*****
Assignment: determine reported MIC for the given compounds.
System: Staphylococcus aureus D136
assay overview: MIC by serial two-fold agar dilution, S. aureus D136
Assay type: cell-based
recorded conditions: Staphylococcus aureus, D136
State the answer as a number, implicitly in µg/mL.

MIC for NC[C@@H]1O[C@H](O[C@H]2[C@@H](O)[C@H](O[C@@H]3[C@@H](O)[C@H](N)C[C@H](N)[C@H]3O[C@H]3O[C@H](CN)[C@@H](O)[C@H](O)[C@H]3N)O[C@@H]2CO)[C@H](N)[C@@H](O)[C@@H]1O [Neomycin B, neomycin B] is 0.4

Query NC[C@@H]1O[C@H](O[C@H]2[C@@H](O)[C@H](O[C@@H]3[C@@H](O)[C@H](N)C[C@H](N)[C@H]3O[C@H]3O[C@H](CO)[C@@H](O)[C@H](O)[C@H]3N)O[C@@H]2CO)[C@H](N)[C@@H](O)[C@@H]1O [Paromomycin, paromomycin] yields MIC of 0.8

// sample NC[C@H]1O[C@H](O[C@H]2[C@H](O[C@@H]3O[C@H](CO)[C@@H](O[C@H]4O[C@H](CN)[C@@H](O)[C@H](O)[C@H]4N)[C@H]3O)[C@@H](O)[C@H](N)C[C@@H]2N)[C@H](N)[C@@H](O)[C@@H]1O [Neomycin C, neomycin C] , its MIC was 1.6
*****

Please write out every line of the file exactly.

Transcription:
Assignment: determine reported MIC for the given compounds.
System: Staphylococcus aureus D136
assay overview: MIC by serial two-fold agar dilution, S. aureus D136
Assay type: cell-based
recorded conditions: Staphylococcus aureus, D136
State the answer as a number, implicitly in µg/mL.

MIC for NC[C@@H]1O[C@H](O[C@H]2[C@@H](O)[C@H](O[C@@H]3[C@@H](O)[C@H](N)C[C@H](N)[C@H]3O[C@H]3O[C@H](CN)[C@@H](O)[C@H](O)[C@H]3N)O[C@@H]2CO)[C@H](N)[C@@H](O)[C@@H]1O [Neomycin B, neomycin B] is 0.4

Query NC[C@@H]1O[C@H](O[C@H]2[C@@H](O)[C@H](O[C@@H]3[C@@H](O)[C@H](N)C[C@H](N)[C@H]3O[C@H]3O[C@H](CO)[C@@H](O)[C@H](O)[C@H]3N)O[C@@H]2CO)[C@H](N)[C@@H](O)[C@@H]1O [Paromomycin, paromomycin] yields MIC of 0.8

// sample NC[C@H]1O[C@H](O[C@H]2[C@H](O[C@@H]3O[C@H](CO)[C@@H](O[C@H]4O[C@H](CN)[C@@H](O)[C@H](O)[C@H]4N)[C@H]3O)[C@@H](O)[C@H](N)C[C@@H]2N)[C@H](N)[C@@H](O)[C@@H]1O [Neomycin C, neomycin C] , its MIC was 1.6